Course 405: Classic-Growth Stocks
What Is the Company Doing with Its Profits?
In this course
1 Introduction
2 How Fast Has It Been Growing?
3 What Are the Trends in Growth Rates?
4 Where Is Growth Coming From?
5 Is Profitability Keeping Pace with Growth?
6 What Is the Company Doing with Its Profits?
7 Is the Company's Debt Leverage Increasing?
8 How Has the Stock Performed?
9 How Do the Stock's Price Valuations Compare with Those of Similar Firms?
10 Conclusion: Quality versus Price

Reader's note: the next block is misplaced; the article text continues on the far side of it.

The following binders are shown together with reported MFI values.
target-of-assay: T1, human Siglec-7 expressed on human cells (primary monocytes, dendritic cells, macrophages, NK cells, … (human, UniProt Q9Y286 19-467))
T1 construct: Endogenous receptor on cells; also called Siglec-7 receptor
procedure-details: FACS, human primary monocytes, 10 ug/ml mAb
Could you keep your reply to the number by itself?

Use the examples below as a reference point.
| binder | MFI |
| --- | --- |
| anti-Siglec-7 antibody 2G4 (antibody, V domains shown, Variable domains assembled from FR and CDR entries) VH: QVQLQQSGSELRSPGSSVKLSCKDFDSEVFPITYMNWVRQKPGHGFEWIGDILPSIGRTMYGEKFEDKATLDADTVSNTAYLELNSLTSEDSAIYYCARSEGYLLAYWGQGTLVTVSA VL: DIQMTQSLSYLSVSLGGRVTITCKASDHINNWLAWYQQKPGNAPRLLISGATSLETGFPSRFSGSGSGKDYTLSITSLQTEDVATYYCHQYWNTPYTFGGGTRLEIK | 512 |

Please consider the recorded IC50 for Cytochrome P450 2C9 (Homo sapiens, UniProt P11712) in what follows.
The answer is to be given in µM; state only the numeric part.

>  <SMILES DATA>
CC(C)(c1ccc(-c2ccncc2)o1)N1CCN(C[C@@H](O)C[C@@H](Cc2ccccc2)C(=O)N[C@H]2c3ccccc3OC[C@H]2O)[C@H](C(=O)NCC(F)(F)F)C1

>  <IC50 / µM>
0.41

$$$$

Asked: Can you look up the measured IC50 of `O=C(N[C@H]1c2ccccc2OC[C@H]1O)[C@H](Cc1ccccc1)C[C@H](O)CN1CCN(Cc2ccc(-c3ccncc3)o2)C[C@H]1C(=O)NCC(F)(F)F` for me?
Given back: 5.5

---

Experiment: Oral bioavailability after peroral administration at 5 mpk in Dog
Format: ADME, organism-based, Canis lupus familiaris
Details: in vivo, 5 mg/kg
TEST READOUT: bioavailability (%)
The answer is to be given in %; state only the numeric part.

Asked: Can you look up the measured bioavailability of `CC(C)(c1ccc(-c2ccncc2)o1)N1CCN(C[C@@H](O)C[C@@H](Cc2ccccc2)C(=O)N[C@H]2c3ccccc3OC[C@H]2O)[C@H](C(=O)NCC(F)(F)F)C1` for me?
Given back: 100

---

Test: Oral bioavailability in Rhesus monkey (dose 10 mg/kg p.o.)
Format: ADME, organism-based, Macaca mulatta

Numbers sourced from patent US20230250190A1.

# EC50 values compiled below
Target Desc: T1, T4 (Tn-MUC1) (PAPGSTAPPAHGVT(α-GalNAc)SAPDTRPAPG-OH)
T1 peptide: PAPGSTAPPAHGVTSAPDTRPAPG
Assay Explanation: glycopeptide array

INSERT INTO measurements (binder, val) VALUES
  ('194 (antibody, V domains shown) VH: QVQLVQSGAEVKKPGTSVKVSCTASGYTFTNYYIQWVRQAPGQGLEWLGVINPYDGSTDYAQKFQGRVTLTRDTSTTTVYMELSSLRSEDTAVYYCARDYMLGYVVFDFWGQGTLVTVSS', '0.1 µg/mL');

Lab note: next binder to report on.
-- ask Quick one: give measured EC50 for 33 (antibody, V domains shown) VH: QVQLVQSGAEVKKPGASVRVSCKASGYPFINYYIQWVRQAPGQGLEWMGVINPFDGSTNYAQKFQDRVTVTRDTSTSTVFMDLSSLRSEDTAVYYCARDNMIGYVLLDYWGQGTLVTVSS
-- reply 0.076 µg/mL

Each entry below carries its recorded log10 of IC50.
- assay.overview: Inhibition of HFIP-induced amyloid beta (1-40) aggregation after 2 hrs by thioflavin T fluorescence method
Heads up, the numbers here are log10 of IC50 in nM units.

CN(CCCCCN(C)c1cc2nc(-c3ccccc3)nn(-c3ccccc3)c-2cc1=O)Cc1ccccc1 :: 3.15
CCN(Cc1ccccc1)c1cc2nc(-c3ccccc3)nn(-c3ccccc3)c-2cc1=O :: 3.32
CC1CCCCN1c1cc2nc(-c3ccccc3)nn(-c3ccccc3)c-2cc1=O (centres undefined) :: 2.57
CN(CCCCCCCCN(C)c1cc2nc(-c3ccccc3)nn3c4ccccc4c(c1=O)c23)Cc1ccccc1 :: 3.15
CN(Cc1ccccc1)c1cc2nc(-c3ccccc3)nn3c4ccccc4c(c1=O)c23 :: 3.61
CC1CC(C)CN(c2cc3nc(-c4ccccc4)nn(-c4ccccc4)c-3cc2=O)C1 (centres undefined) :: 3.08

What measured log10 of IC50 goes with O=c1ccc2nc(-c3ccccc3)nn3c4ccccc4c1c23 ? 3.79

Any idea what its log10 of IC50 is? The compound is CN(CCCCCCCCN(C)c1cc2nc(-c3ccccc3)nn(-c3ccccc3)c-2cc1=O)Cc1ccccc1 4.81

Unlike a high-yield or slow-growth company, classic-growth firms generally put most of their profits back into growing their businesses. If the company has a strong ROE, this is to investors' advantage since the firm is reinvesting the money at a high rate of return. The flip side is that payout ratios tend to be low and dividend yields skimpy. If the payout ratio of a classic-growth company is consistently high--say, more than 50% or 60%--it could be a sign that the firm is having trouble finding viable opportunities for growth. McDonald's is typical of the classic-growth model. With a payout ratio of around 15%, it is putting most of its earnings back into its business. That has been a good thing for investors, too. The company's ROE of 20% is comfortably higher than the median of 8% for all companies. McDonald's also performs well in comparison to the more-reliably profitable S&P 500 companies, which average an ROE of 15%.

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